However, the concept of hospitality is not limited to personal interactions but also extends to community gatherings and events.  Community celebrations such as the Nauryz parade often take place in Olgii, the provincial capital of Western Mongolia, throughout the year and are enjoyed by all members of the local community. Community parades – such as the one held for Nauryz, the traditional Central Asian celebration of spring – always feature a lot of local involvement and feel like a party for locals, thrown by locals. Learn more about Nauryz here – https://www.eternal-landscapes.co.uk/nauryz-festival-mongolia/

 

 

  • Community Empowerment: Diversifying the visitor experience can empower local communities to take control of their own narratives and economic opportunities. When visitors engage with different facets of the culture, it can stimulate the preservation and revitalization of various traditions.
  • Educational Value: Tourism can serve as an educational tool. Offering visitors a comprehensive view of Mongol Kazakh culture can promote cross-cultural understanding and appreciation, helping to dispel stereotypes and foster respect.

Embrace The Kazakh Language

Against the backdrop of the Altai,  the Mongol Kazakhs lead lives profoundly shaped by the intricate interplay of history, geography, and shifting political tides. Language and religion are two prominent markers that underscore the cultural distinctions between the Mongol Kazakhs and Mongolians and the Mongol Kazakh population in Mongolia predominantly adheres to Islam, in contrast to the predominantly Buddhist faith observed across the rest of the country. The Kazakh language also holds great significance in the culture and identity of Mongol Kazakhs. While Mongolian serves as the official language of government and commerce, Kazakh remains the dominant tongue in Bayan Olgii, and in the province, Mongol Kazakh children receive education in Kazakh from the first to the fifth grade, after which this language becomes an elective subject, while Mongolian is taught starting from the second grade. As a visitor, embracing the Kazakh language also demonstrates an appreciation for the diversity of Kazakhstan’s linguistic landscape and the efforts made to preserve the Kazakh language as an integral part of the country’s heritage. If you are interested in a homestay in Olgii where you live with a family and do a few days of language learning then let us know. Such an experience will be immersive and culturally enriching, allowing you to practice the language while gaining insights into the daily life and traditions of the local Kazakh community.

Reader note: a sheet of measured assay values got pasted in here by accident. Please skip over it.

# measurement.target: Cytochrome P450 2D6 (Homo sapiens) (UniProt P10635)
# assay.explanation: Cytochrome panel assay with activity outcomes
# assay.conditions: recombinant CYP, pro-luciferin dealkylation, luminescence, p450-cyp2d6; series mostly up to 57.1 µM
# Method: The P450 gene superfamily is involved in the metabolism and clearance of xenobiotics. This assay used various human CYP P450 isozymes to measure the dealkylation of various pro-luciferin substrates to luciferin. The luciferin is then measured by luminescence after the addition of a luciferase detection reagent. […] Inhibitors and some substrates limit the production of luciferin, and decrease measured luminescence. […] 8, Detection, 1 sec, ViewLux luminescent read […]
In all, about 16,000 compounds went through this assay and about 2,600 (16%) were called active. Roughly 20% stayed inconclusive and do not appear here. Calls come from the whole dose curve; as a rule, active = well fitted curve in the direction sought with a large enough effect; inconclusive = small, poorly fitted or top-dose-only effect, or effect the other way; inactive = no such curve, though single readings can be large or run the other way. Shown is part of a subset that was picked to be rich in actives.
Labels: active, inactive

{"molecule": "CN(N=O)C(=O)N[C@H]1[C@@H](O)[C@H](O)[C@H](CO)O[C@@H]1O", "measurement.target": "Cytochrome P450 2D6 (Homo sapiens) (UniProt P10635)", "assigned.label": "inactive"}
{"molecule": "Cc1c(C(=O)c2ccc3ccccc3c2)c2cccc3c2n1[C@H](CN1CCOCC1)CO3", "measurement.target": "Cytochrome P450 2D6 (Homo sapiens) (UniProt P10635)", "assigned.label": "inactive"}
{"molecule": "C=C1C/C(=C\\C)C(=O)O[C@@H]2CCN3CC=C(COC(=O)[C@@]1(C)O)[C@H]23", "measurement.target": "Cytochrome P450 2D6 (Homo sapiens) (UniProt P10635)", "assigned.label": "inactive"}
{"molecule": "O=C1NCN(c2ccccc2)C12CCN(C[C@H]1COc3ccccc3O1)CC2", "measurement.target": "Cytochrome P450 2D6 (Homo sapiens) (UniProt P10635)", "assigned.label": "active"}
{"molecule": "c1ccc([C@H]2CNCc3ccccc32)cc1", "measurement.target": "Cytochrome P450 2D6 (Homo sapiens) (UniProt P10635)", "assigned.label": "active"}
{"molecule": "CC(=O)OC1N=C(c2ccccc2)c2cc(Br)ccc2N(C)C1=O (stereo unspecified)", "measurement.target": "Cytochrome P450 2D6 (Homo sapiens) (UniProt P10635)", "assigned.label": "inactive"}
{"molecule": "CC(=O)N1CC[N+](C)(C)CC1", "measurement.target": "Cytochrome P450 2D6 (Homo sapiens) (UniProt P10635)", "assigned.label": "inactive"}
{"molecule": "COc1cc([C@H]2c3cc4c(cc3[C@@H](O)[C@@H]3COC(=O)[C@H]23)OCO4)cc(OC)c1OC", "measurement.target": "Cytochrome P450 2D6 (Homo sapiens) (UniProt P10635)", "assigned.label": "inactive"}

As mentioned, here at EL we believe that tourism should strive to promote cultural diversity, economic sustainability, and environmental responsibility while offering our guests meaningful and authentic experiences. Remembering that not all Mongol Kazakhs in western Mongolia are eagle hunters is a vital step toward achieving these goals and ensuring the long-term well-being of both the community and the environment.

Jess @ Eternal Landscapes

 

Jessica Brooks
Jessica Brooks
I'm Jess Brooks, the founder of Eternal Landscapes Mongolia and the voice behind EL's blog posts. For more than a decade, since 2006, I've been based in Mongolia, working closely with my beloved Mongolian team to advocate for a tourism approach that brings about positive change.. What sets our blog apart is our deep understanding of Mongolia—our home. Unlike content from influencers or creators, our posts prioritise authenticity and firsthand knowledge as guiding principles.
Sign up to our Newsletter

Written by Jess - the founder of Eternal Landscapes - there's no spam, no sharing your details and no random offers. It goes out once or twice a month. Hopefully enough to be of interest but not too much to annoy.

We respect your privacy.